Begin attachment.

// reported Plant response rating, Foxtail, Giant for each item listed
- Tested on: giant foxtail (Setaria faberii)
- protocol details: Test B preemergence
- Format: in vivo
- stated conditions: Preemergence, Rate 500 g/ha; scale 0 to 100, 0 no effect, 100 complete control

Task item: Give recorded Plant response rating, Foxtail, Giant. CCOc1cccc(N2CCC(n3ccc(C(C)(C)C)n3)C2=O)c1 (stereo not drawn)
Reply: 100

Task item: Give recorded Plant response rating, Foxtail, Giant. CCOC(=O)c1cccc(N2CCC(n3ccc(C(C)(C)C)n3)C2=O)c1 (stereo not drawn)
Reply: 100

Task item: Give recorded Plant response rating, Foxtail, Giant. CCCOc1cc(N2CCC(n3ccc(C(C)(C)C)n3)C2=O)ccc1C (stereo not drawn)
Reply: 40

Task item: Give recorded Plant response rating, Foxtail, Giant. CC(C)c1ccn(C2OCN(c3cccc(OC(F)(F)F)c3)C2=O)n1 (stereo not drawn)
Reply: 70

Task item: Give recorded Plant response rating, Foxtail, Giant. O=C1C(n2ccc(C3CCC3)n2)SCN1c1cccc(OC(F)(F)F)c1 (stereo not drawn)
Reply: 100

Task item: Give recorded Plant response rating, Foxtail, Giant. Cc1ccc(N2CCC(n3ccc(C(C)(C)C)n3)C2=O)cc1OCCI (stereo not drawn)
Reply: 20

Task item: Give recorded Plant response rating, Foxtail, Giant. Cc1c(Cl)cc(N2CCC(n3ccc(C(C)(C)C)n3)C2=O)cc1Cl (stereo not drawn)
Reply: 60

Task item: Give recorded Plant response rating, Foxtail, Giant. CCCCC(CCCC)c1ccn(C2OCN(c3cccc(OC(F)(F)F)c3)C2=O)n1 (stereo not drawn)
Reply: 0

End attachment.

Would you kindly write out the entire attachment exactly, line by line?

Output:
// reported Plant response rating, Foxtail, Giant for each item listed
- Tested on: giant foxtail (Setaria faberii)
- protocol details: Test B preemergence
- Format: in vivo
- stated conditions: Preemergence, Rate 500 g/ha; scale 0 to 100, 0 no effect, 100 complete control

Task item: Give recorded Plant response rating, Foxtail, Giant. CCOc1cccc(N2CCC(n3ccc(C(C)(C)C)n3)C2=O)c1 (stereo not drawn)
Reply: 100

Task item: Give recorded Plant response rating, Foxtail, Giant. CCOC(=O)c1cccc(N2CCC(n3ccc(C(C)(C)C)n3)C2=O)c1 (stereo not drawn)
Reply: 100

Task item: Give recorded Plant response rating, Foxtail, Giant. CCCOc1cc(N2CCC(n3ccc(C(C)(C)C)n3)C2=O)ccc1C (stereo not drawn)
Reply: 40

Task item: Give recorded Plant response rating, Foxtail, Giant. CC(C)c1ccn(C2OCN(c3cccc(OC(F)(F)F)c3)C2=O)n1 (stereo not drawn)
Reply: 70

Task item: Give recorded Plant response rating, Foxtail, Giant. O=C1C(n2ccc(C3CCC3)n2)SCN1c1cccc(OC(F)(F)F)c1 (stereo not drawn)
Reply: 100

Task item: Give recorded Plant response rating, Foxtail, Giant. Cc1ccc(N2CCC(n3ccc(C(C)(C)C)n3)C2=O)cc1OCCI (stereo not drawn)
Reply: 20

Task item: Give recorded Plant response rating, Foxtail, Giant. Cc1c(Cl)cc(N2CCC(n3ccc(C(C)(C)C)n3)C2=O)cc1Cl (stereo not drawn)
Reply: 60

Task item: Give recorded Plant response rating, Foxtail, Giant. CCCCC(CCCC)c1ccn(C2OCN(c3cccc(OC(F)(F)F)c3)C2=O)n1 (stereo not drawn)
Reply: 0